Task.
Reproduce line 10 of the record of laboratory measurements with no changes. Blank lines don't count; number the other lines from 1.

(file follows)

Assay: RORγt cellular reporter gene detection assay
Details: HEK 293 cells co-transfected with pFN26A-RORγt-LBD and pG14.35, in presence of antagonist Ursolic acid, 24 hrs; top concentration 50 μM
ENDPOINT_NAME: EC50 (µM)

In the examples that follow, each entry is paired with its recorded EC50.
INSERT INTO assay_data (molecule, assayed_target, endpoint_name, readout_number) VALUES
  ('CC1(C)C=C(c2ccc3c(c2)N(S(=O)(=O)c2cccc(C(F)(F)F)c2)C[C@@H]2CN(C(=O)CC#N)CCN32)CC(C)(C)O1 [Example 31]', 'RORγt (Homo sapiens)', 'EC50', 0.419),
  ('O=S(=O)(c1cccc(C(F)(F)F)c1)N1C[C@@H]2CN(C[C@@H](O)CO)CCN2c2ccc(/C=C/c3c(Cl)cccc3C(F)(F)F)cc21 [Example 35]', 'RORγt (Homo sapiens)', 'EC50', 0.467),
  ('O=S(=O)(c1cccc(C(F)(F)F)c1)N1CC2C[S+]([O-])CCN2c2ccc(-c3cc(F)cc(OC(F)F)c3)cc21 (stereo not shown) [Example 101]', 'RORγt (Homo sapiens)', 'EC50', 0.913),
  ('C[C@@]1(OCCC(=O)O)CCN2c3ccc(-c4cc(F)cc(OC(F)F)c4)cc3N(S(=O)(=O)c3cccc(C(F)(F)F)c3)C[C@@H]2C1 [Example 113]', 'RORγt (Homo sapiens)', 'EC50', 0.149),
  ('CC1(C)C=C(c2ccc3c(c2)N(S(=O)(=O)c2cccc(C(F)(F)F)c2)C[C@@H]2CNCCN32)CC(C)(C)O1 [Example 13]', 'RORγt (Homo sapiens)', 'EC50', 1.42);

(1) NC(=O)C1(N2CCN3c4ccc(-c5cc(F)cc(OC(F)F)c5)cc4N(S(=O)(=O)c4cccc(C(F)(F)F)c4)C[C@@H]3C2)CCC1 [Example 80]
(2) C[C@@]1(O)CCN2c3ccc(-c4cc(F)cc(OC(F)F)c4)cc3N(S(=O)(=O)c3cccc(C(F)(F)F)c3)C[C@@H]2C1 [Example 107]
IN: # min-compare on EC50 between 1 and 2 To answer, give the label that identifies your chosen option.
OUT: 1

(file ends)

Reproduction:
  ('CC1(C)C=C(c2ccc3c(c2)N(S(=O)(=O)c2cccc(C(F)(F)F)c2)C[C@@H]2CNCCN32)CC(C)(C)O1 [Example 13]', 'RORγt (Homo sapiens)', 'EC50', 1.42);